Like Schmeichel cried for Kasper, Sonia cried for Iniesta


Citizen Radio/Digital chief football reporter Jacob Icia at the 2018 World Cup in Russia. (PHOTO/...
Citizen Radio/Digital chief football reporter Jacob Icia at the 2018 World Cup in Russia. (PHOTO/Jedida)

In Summary

  • When a match ends and someone is crying as if they lost a loved one, the usual assumption is they are simply hurting from the pain of defeat
  • Here in Moscow, yours truly has found himself in situations where he sympathy for a hurting soul overcomes the primary role, and gives a shoulder to lean on when there is no other way about it

Jacob Icia Moscow Chronicles 

When a match ends and someone is crying as if they lost a loved one, the constant assumption is they are simply hurting from the pain of defeat.

Here in Moscow, yours truly has found himself in situations where he sympathy for a hurting soul overcomes the primary role, and gives a shoulder to lean on when there is no other way about it.

Such was the situation after Egypt lost at the death, 1-0 to Uruguay in their opener, a late goal that left a seemingly middle-aged man crying uncontrollably.

I rushed to him with my tools of work ready to ask him why it was so painful, but I ended up tapping his shoulder telling him take it, reminding it was just a game.

Special attachments

That incidence reminded me of journalism ethical dilemmas I studied many years back in college. According to my Media Law and Ethics lecturer then, there is no outright standard answer to how a journalist should behave when some events that draw his attention beyond his primary duty occur.

You just have to decide fast, between being a human being and being a journalist. Nevertheless, some of the football fans hurting have special attachments to specific players, coaches or events that they cry over when teams lose.

After the unexpected 2010 champions – Spain exit in the hands of hosts Russia on July 1, I met Maria Sonia outside the Luzhiniki Stadium.

It was raining, so fans who could not bear the rain sought cover in the nearby restaurants, especially the hurting Spain supporters.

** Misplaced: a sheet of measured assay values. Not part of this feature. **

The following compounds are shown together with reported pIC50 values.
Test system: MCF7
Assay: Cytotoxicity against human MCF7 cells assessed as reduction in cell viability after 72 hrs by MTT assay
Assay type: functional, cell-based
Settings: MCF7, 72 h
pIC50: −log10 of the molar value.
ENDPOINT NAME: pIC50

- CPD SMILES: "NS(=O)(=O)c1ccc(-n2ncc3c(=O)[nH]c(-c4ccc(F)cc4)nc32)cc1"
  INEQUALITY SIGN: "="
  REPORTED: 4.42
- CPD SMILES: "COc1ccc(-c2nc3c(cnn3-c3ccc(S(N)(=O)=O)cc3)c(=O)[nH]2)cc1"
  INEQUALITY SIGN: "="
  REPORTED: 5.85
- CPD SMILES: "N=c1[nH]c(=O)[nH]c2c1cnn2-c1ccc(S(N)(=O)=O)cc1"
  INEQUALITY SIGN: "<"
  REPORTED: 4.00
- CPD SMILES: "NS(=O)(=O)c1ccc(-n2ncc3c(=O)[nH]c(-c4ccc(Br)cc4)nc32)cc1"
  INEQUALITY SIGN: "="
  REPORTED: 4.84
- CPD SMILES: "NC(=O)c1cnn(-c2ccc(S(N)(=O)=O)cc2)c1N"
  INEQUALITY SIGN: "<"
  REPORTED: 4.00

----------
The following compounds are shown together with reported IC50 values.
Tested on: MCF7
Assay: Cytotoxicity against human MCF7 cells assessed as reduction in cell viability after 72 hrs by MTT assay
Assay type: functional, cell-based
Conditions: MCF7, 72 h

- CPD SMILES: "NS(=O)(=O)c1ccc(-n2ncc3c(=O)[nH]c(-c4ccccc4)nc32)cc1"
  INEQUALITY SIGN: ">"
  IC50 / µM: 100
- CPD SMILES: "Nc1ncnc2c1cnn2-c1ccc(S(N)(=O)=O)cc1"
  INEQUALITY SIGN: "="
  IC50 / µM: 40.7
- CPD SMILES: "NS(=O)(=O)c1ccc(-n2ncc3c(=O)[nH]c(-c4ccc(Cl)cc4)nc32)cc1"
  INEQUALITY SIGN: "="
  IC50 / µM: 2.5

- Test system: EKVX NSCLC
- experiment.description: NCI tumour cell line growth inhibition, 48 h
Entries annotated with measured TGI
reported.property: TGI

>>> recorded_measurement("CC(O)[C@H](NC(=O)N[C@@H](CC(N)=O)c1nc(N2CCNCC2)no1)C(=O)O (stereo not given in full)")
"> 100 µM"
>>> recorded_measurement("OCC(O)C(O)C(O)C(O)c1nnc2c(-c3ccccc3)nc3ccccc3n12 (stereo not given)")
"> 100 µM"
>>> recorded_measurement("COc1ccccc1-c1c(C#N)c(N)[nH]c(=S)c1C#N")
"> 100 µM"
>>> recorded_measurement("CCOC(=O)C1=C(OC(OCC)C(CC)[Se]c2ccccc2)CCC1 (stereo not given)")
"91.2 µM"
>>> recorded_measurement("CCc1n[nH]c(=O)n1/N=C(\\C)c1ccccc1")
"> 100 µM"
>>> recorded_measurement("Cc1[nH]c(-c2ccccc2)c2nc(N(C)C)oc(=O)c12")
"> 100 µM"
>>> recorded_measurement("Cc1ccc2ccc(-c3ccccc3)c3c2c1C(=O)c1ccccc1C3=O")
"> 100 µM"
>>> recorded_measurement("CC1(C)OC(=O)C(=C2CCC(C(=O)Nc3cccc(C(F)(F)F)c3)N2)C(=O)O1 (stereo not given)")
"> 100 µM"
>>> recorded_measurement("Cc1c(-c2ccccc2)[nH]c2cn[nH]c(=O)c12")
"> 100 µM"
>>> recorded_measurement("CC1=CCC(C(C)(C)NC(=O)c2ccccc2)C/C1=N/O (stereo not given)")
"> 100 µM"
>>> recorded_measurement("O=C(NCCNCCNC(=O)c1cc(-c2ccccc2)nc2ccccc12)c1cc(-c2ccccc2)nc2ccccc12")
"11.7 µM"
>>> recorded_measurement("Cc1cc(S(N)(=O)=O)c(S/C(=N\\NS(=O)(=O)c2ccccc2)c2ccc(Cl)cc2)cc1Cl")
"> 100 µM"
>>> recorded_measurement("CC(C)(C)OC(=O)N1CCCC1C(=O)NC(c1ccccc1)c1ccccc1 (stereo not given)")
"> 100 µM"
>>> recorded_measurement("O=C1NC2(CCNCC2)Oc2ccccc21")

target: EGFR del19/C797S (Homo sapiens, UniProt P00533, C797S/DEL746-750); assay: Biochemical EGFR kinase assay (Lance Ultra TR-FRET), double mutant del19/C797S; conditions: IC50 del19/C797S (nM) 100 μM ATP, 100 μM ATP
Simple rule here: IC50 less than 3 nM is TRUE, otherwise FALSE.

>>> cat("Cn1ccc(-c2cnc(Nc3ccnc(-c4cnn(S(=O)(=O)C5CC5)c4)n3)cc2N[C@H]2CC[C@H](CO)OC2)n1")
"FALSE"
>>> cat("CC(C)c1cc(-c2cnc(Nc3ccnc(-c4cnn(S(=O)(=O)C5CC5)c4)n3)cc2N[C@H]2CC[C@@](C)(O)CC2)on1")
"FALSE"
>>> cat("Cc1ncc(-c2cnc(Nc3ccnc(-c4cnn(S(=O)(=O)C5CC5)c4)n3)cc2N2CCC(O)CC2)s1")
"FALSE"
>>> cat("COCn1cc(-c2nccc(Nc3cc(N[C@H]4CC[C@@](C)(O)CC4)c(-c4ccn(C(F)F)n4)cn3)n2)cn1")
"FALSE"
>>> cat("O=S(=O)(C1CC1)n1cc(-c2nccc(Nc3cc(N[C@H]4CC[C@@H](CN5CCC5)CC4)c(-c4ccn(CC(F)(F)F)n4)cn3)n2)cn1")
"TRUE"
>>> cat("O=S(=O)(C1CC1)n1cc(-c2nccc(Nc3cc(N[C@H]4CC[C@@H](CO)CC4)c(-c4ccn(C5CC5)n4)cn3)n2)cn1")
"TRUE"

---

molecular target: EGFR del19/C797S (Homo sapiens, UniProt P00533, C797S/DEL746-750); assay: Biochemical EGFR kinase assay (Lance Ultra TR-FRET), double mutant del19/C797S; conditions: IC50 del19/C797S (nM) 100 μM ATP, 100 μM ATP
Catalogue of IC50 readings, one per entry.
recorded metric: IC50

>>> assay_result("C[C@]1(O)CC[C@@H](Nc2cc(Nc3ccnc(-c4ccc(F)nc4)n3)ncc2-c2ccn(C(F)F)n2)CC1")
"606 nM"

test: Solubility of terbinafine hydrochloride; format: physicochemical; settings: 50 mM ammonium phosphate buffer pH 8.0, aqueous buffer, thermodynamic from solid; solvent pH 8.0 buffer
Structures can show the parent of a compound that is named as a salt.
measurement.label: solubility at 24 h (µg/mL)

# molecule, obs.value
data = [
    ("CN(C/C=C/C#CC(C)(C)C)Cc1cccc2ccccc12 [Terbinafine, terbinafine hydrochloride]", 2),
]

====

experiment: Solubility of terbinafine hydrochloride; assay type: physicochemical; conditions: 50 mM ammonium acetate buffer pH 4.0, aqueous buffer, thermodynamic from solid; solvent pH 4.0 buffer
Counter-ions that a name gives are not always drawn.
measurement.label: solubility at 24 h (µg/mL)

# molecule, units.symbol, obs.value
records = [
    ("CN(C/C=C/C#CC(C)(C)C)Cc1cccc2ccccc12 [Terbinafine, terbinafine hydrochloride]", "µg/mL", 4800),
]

So Sonia was such, but could not hold her tears watching Russians braving the rains in the phenomenal victory delirium.

Watching her for over five minutes, sobbing and sobbing, I decided to talk to her. At least she could communicate in English, and the first word she uttered was Iniesta.

Iniesta? What about Iniesta?

FILE PHOTO: Soccer Football - World Cup - Round of 16 - Spain vs Russia - Luzhniki Stadium, Moscow, Russia - July 1, 2018 Spain's Andres Iniesta looks dejected after losing the penalty shootout REUTERS/Carl Recine/File Photo

“…We love him so much. He has done a lot for Spain. He has our hero at Barcelona (his immediate former club). He deserved a more honorable tournament. He told us he would win for Spain and retire but it was not to be…,” emotionally spoke the lady after gathering her thoughts together.

The interest was how, where, did Iniesta tell ‘them’ about winning the 2018 FIFA World Cup and retire?

According to Sonia, Iniesta was so keen on winning in what would be his last international duty for Spain, as the Vissel Kobe player would reveal hours later after the match.

Her close friends, she said, close to the back to back Euro winner had confided to her he would retire but wanted to win the World Cup before quitting.

The feeling of a special player losing, rather than a team became clearer when former Manchester United goalkeeper Peter Schmeichel was shown reacting enthusiastically as his son Kasper Shemeichel stopped three penalties against Croatia, only to bid goodbye the Russia fiesta after the donkey work.

Denmark had to bow to Croatia, and Schemeichel senior posted: “Lost for words. Can’t be more proud of my country, my son, his teammates, all the staff and our fantastic national coach Åge Hareide. When all the tears have dried out we will realise how well we did.”

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